All Israel is responsible for one another. (Shavuot: 39a)



Reaffirmation of support for the right of the State of Israel to exist and for her people to live in peace.



With the failure of the Camp David Summit talks in 2000 the Palestinian terrorists embarked upon a reign of terror and death against Israeli civilians causing hundreds of casualties. Israel's response has been to root out terror cells militarily and restrict the movement of Palestinians in Gaza and the West Bank by means of fences, checkpoints, and other barriers. This effort by Israel to protect her people has regretfully brought hardship and deprivation to the general Palestinian population. It has aroused Palestinian supporters worldwide to condemn Israel's actions with messages of hate, anti-Semitic violence, and campus calls for a divestiture campaign against Israel.

The "road map" peace plan proposed by the United States, Russia, the European Union, and the United Nations became the basis for still more negotiations between Israel and the Palestinian Authority. In spite of the involvement of the United States administration in these efforts Palestinian militant groups continued their suicide bombing of Israeli targets, which subsequently halted further negotiations. With this failure, the Israeli government continued its expansion of the settlements in the West Bank and Gaza making more difficult the creation of a viable Palestinian state and the chances of reaching a two-state solution.

The last few decades have demonstrated that the United States government is a vital and necessary player in helping to end this Middle East conflict. For peace to reign, there is the awareness that each side must recognize the fundamental justice and inalienable moral claims of the other for independence, freedom, and security. Only through the establishment of a Palestinian state alongside Israel can this be achieved.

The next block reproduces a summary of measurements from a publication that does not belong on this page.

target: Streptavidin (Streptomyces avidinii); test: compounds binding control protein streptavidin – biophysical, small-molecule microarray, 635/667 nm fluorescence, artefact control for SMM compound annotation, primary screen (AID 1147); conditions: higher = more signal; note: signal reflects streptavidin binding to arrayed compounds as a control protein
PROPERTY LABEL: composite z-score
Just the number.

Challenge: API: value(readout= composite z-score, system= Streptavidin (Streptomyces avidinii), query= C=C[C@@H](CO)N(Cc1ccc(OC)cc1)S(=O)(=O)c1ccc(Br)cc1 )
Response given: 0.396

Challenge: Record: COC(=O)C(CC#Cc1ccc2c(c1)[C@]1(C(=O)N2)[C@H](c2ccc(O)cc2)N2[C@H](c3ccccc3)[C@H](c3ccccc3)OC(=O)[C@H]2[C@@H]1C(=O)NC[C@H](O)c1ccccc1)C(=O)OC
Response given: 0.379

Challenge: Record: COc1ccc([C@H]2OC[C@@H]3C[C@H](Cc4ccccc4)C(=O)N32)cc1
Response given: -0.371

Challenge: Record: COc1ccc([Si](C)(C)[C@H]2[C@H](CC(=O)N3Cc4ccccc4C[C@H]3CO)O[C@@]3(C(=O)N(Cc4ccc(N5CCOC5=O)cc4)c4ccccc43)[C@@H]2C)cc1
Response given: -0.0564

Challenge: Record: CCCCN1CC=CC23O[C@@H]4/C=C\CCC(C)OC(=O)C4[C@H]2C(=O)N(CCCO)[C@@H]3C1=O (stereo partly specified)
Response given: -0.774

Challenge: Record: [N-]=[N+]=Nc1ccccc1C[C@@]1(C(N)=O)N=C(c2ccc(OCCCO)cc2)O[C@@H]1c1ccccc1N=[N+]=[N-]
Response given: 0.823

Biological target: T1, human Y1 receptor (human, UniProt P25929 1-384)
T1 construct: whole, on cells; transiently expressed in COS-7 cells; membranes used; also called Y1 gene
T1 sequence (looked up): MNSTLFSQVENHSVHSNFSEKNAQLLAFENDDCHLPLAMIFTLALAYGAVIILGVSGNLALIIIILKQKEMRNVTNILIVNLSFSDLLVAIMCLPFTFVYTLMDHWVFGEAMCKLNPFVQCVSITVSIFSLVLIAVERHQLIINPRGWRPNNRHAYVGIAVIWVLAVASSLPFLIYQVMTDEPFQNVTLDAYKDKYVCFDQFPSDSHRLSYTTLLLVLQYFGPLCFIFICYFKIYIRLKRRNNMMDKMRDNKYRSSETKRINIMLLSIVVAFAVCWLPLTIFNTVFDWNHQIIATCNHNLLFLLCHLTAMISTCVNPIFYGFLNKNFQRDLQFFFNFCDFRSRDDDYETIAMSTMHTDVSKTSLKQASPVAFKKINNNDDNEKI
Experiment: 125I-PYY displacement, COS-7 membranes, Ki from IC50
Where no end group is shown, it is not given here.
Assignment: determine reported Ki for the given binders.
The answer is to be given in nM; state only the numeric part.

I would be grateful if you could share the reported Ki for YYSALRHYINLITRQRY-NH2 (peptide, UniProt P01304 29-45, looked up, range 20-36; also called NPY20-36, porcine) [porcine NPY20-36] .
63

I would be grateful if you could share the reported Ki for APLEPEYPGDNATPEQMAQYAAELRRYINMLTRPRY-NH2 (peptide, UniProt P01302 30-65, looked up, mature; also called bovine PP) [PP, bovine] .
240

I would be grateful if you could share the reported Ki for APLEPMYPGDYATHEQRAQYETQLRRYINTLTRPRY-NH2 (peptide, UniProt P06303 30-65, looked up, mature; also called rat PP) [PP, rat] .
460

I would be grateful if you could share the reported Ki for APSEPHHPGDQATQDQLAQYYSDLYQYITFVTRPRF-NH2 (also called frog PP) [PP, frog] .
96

Now more than ever, Israel needs the active support of all Jews in the Diaspora as it struggles to find a secure and lasting peace. Jews born before 1948 who were observers of the tragedy and struggle that finally brought into being the modern Jewish State feel a very strong tie to Israel. But most Jews living today were born after 1948 and for them this bond has to be forged and strengthened. In the resolution on Reform Judaism and Zionism, adopted at the WRJ 41st Assembly in 1997, there is the statement from the Miami Platform, "Even as Medinat Yisrael serves uniquely as the spiritual and cultural focal point of world Jewry, Israeli, and Diaspora Jewry are inter-dependent, responsible for one another, and partners in the shaping of Jewish destiny,"


In its everlasting support for Israel and her people and at this time of escalating conflict between Israel and the Palestinian Authority, Women of Reform Judaism calls on its affiliates worldwide to:

  1. Develop programs for their members to strengthen their relationship to Israel, instilling a love of Zion, through, among others, education, travel, and support of Israeli institutions and businesses.
  2. Undertake a program of advocacy for the State of Israel in local communities with governmental representatives.
  • Reaffirming Israel's right to exist within peaceful borders,
  • Supporting a two-state solution—the State of Israel and a Palestinian state,
  • Endorsing Israel’s freeze policy on Israeli settlement construction in the West Bank and Gaza.
  1. Urge their religious schools and youth groups to educate students to prepare them to be effective advocates for Israel on campuses and in the workplace.
  2. Support educational programs for college students and young adults to empower them to be effective advocates for Israel on campuses and in the workplace.


Women of Reform Judaism also calls upon United States sisterhoods to urge the United States government to remain steadfast in its support of Israel and to remain actively engaged in the diplomacy to resolve the conflict